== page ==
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5.37 1 Kings --Solomon's Marriage

Solomon started his reign by getting rid of his own and his father’s enemies:  he killed his brother Adonijah  when he asked for permission to marry Abishag the Shunamite; Joab, who had shown no mercy to his enemies in his own life, died holding onto the horns of the altar; Abiathar, the long-time ally of David, was sentenced to house-arrest; and Shimei, who had cursed David, was executed after he violated his sentence of house-arrest.


        The kingdom was firmly established in Solomon's hands (1 Kings 2:46).

After getting rid of his rivals, Solomon made a bold stroke by marrying a daughter of Pharaoh (1 Kings 3:1).  This was an act with extraordinary political and religious significance.  The names of the daughter and of the Pharaoh are unknown, but this marriage must have occurred around 950 BC.  This would mark it as taking place towards the end of the 21st Dynasty of Egypt.  There is no known reference to this marriage in Egyptian records.  


This marriage was not so much a testimony to the power of inter-racial love as a reflection of the stature of Israel as a political force at the end of David’s reign.  No such alliance would have been made by Egypt with a petty kingdom, such as one of the Israel’s neighboring states of Edom, Moab, or Philistia.  The marriage shows that Israel was pre-eminent among its enemies in the eyes of the major powers in the region.  Pharaoh was acting out of self-interest, to strengthen the influence of Egypt in the Mid-East region, and possibly to create a friendly buffer state against northern aggressors such as Assyria and Aram.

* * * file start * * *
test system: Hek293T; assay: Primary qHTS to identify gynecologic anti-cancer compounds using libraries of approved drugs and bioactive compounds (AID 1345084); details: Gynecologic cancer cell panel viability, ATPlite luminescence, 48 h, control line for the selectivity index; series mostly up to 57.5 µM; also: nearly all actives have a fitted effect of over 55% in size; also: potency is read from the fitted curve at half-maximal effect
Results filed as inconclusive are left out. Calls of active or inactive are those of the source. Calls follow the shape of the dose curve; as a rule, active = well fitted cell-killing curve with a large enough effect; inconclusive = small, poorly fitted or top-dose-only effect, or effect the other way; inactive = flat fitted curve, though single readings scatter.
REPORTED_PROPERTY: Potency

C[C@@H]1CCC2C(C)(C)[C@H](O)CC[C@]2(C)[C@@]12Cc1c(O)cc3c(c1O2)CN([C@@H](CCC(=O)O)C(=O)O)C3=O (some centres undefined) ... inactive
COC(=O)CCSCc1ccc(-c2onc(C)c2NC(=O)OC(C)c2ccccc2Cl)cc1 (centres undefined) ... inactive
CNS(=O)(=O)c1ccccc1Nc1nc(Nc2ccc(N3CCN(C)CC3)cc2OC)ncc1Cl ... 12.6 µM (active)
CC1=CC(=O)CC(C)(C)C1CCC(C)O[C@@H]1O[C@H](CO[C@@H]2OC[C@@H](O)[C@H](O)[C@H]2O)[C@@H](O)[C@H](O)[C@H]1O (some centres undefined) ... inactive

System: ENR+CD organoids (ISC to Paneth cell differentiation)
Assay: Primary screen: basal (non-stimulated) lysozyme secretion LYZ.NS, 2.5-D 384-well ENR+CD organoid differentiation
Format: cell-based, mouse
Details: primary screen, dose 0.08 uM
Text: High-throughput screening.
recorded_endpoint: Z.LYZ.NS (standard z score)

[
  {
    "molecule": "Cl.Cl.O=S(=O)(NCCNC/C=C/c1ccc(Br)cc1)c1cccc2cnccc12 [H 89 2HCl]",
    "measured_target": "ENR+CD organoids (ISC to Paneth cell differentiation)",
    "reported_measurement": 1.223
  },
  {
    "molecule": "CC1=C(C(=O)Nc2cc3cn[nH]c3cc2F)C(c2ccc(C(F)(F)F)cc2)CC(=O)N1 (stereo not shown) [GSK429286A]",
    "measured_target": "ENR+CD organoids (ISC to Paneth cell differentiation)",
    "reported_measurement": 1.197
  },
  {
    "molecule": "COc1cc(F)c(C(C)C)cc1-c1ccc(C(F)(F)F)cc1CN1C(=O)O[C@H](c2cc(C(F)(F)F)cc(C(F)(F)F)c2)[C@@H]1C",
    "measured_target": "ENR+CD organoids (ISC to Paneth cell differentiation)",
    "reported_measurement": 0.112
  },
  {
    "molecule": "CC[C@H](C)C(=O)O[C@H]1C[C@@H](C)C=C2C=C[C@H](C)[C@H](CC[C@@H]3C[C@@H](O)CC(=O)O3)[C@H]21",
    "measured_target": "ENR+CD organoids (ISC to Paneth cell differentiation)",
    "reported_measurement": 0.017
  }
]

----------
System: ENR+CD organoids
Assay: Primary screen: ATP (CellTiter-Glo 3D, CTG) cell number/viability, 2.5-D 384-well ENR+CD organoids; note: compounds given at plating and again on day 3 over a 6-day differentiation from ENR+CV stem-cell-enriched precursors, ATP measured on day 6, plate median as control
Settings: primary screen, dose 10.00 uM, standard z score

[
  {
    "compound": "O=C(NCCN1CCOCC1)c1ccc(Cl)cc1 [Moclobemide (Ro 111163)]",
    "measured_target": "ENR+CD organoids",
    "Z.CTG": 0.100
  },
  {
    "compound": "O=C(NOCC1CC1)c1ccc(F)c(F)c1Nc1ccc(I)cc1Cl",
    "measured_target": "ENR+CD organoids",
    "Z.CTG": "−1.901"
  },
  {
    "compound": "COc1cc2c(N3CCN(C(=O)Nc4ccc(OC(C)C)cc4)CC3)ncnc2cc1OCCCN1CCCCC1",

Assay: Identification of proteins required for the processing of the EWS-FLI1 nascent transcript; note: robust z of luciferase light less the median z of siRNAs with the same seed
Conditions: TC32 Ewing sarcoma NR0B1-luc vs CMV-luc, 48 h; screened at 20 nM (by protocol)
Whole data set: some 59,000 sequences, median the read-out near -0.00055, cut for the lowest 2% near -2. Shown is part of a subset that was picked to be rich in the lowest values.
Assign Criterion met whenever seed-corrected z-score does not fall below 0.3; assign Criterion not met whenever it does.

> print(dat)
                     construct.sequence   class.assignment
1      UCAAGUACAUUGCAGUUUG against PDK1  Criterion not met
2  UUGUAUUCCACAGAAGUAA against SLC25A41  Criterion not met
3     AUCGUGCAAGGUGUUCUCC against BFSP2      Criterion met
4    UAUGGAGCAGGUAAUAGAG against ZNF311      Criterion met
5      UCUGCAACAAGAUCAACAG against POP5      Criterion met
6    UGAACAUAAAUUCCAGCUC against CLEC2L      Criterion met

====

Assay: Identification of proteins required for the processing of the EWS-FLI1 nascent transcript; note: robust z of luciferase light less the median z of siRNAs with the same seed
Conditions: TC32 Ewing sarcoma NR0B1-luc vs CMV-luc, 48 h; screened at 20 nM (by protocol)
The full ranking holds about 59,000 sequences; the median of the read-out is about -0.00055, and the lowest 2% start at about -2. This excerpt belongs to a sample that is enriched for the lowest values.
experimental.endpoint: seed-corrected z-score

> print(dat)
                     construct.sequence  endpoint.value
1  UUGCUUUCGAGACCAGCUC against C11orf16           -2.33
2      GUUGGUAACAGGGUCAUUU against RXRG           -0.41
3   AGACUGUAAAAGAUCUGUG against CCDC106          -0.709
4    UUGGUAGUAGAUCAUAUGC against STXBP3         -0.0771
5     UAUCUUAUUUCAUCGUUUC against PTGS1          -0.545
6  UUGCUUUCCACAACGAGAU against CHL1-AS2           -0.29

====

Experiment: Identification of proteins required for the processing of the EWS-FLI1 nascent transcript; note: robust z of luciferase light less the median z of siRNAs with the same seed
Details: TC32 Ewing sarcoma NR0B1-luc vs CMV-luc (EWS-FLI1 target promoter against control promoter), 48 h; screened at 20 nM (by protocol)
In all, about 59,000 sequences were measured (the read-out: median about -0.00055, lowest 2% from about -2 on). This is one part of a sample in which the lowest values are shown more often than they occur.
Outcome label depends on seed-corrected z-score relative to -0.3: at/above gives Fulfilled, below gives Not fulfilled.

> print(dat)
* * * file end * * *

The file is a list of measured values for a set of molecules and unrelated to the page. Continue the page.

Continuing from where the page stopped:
Solomon’s political interests were also served by such a union:  immediate credibility was given to his throne by such a connection with Egypt.  Likewise, the numerous traditional enemies of Israel might think twice before attacking an ally of Egypt.  The economies of both Egypt and Israel would benefit from an increase in trade between those nations and throughout the region (1 Kings 10:28-29).  In sum, it was a superlative diplomatic achievement.


There was also considerable symbolic impact.  If we consider that the Exodus from Egypt took place around 1450 BC and Solomon’s marriage around 950 BC, then 500 years had occurred between slavery under Egypt and marriage to an Egyptian princess.  This was a national milestone:  Israel had “arrived” at last at a point of international renown.  In fact, most of the progress occurred in the last 100 years, during the reigns of Saul and David. The first 400 years of Israel’s settlement in Canaan were largely “tribal”:  there was only a federation of clans loosely bound by a common faith, language and history, but no central administration.  It was Saul and David who forged the nation of Israel -- defining and protecting its external borders, creating an internal administrative machine and a standing army.  For the first time, Pharaoh and other national leaders had a single point of contact with the amorphous Israelite tribes.  And Israel, for the first time, was able to develop a consistent foreign policy, whether to wage war or make treaties….or, as in this case, to negotiate an alliance of marriage.  


And so the former slave returned as a king.  It was a great moment for national pride:  “see what we have become.”   At last, they could feel that they were on a par with their former masters.  It was an “Obama” moment, full of symbolism:  the descendant of slaves occupying the seat of power and privilege.  And perhaps the symbolism outweighed the reality, as the disastrous aftermath of Solomon’s rule shows: the nation would soon decline and disintegrate into a condition worse than tribalism.  But for the moment, it marked the zenith of Hebrew self-esteem.

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